A New Twist on Christmas Gift-Giving (Great for Tight Budgets)
It’s Christmas and this year is one of those “fun” years when finances are tight and every penny is budgeted. Neat.
I faced this same dilemma last year. As someone who loves to buy presents, I was discouraged that the prices of the gifts my teens want keeps increasing as they get older. My budget just doesn’t stretch the way it used to.
But then when two of my children told me they don’t really care about gifts anyway, I had a stroke of creative insight that changed the way I approach gift-giving. “Of course they don’t care about gifts that much,” I thought. “It’s not their love language.”
If you’re not familiar with The 5 Love Languages, let me give a brief synopsis. The book, written by Dr. Gary Chapman, suggests that there are five ways we express love and want to be loved. The five love languages are:
- Words of affirmation: receiving verbal and written praise and affirmation.
- Acts of service: being served and helped.
- Receiving gifts: (This is mine one hundred fold.) receiving presents. This one can be misunderstood because it’s not about something expensive or fancy; it’s truly the thought that counts.
- Physical touch: physical affection. This is my husband’s love language. Just sitting near him on the couch and holding hands reminds him that I am here for him.
- Quality time: I used to think that quality time was about being together. Turns out a key to this love language is feeling like you’re the only one in the room.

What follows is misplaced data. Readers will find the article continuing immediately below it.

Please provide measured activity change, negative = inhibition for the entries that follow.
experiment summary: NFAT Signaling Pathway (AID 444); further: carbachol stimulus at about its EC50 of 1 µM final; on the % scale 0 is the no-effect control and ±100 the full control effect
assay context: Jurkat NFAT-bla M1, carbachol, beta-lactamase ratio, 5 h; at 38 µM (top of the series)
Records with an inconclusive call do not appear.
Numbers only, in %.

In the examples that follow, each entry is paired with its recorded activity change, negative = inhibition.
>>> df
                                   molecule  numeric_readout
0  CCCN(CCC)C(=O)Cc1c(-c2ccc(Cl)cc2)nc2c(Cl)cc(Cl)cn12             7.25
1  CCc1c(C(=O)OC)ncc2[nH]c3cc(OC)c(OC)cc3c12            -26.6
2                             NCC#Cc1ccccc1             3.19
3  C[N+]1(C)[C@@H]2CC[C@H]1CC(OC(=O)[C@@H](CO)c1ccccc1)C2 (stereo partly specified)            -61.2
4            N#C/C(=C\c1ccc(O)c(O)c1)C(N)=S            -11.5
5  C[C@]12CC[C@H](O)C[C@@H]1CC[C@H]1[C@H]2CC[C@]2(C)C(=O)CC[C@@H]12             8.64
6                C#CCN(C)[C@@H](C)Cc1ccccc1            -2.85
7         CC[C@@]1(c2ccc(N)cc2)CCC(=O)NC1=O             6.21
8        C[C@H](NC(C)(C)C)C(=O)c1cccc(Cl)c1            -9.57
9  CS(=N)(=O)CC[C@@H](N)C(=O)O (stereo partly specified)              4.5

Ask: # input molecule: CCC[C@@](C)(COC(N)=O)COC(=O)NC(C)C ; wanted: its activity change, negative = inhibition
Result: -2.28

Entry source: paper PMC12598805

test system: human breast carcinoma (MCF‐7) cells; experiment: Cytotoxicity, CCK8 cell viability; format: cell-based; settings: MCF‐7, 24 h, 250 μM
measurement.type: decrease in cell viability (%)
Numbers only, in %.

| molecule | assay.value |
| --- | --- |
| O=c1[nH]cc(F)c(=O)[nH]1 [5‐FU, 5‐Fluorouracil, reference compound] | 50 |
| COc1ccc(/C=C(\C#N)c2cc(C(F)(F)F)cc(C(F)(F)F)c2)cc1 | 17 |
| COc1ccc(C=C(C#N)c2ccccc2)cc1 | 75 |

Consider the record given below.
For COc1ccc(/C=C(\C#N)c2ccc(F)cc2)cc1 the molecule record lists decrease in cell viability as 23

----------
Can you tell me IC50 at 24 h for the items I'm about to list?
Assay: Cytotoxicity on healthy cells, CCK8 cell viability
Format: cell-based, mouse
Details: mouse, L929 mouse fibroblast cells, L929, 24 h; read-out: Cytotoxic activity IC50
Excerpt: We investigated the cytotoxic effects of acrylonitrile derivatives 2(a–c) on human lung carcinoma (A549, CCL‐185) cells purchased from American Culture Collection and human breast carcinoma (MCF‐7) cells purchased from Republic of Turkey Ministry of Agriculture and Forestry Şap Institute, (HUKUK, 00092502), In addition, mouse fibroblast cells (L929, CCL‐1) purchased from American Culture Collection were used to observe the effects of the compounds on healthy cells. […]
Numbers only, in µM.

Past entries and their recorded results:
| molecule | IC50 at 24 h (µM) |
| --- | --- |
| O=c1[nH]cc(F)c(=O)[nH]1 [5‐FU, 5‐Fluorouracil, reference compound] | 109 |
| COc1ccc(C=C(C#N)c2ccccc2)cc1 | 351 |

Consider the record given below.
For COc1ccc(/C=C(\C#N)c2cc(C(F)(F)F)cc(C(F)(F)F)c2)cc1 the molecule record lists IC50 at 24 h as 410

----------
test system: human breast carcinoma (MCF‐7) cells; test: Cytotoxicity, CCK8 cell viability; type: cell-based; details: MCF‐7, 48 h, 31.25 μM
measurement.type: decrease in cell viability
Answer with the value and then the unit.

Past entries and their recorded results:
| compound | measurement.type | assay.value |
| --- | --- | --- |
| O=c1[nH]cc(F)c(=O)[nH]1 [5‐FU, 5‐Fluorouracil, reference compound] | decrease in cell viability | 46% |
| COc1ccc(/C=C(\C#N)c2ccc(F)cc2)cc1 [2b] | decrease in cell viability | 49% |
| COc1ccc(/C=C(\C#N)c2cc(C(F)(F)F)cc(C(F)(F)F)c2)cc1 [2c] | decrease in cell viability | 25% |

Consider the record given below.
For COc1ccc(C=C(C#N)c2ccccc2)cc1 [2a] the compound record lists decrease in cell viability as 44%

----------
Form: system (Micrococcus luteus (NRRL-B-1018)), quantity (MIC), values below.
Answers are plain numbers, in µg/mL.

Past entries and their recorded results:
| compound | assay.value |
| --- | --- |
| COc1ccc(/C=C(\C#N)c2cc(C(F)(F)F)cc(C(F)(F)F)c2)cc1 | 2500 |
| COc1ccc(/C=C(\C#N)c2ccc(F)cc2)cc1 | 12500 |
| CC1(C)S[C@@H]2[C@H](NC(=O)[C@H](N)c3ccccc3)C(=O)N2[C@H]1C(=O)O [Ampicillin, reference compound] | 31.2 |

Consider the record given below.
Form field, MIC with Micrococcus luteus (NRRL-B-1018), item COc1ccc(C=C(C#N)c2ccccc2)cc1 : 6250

According to Dr. Chapman, each person leads with two of the five. In my home only two of us feel loved through gifts, which means that four people in my family genuinely don’t care about presents under the tree.
Armed with this knowledge, my goal became to give gifts that honor my family’s diverse love languages while keeping the spending down.
Giving To The Love Language:
First I asked myself the following: if the goal of gifting was for my family to know they are loved extravagantly, then how could I get creative and think past traditional presents? Here’s what I came up with:
For my 16-year-old, Bethany, who loves words of affirmation, I created a “wall of words.” I discovered all of her favorite book quotes, Bible verses, and song lyrics and made posters for an empty wall in her room.
For my son (a quality time hog), I made “Caleb coupons.” These were redeemable for activities together like fishing, kayaking, and dinner out. None of the activities were expensive, but they all lasted between two and four hours.
Crystal, our 22-year-old, likes to feel special and be with us, so we made her some favorite treats.
And Kaleigh, who LOVES gifts like her mom, got a selection of meaningful gifts, like a t-shirt from her favorite book series.
The results? My kids LOVED everything. There weren’t any electronics, games, or expensive gadgets in the mix, and truthfully they didn’t care.
Including My Kids In The Fun:
This year I want to take last year’s gifting success to a new level by involving the kids. Here’s the plan: they have to come up with gifts for each other that show how much they love them. Since we talk a lot about love languages in our home, we reviewed how each of us feel loved, and then I gave a few simple parameters:
- The gifts don’t have to cost much.
- They have to be thoughtful.
- And the only “rule” is that they aren’t allowed to wait until the last minute.
For my teens, this plan also has the added benefit of reminding them why they love their siblings (who they fight with way too often!).
The budget might be tight this year, but that doesn’t mean we can’t truly show each other love. Jesus came to Earth born in a stable to show us just how big and extraordinary love can be. He gave gifts, served the world, gave us all of his time, and shouted words of encouragement. Christ loved and loves everyone in just the right way.
This Christmas my hope is that we can remember that love is more important than anything else.